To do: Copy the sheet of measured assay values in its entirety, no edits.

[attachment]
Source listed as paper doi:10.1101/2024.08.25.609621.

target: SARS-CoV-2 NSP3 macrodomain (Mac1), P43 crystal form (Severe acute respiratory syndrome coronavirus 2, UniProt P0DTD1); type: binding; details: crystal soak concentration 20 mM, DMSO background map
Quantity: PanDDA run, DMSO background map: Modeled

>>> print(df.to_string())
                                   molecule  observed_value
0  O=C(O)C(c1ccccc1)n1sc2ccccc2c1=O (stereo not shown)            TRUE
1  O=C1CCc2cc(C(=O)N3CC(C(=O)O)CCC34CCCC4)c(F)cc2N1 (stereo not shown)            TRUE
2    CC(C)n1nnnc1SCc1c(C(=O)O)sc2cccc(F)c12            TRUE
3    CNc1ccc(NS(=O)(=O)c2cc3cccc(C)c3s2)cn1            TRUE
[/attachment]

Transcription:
Source listed as paper doi:10.1101/2024.08.25.609621.

target: SARS-CoV-2 NSP3 macrodomain (Mac1), P43 crystal form (Severe acute respiratory syndrome coronavirus 2, UniProt P0DTD1); type: binding; details: crystal soak concentration 20 mM, DMSO background map
Quantity: PanDDA run, DMSO background map: Modeled

>>> print(df.to_string())
                                   molecule  observed_value
0  O=C(O)C(c1ccccc1)n1sc2ccccc2c1=O (stereo not shown)            TRUE
1  O=C1CCc2cc(C(=O)N3CC(C(=O)O)CCC34CCCC4)c(F)cc2N1 (stereo not shown)            TRUE
2    CC(C)n1nnnc1SCc1c(C(=O)O)sc2cccc(F)c12            TRUE
3    CNc1ccc(NS(=O)(=O)c2cc3cccc(C)c3s2)cn1            TRUE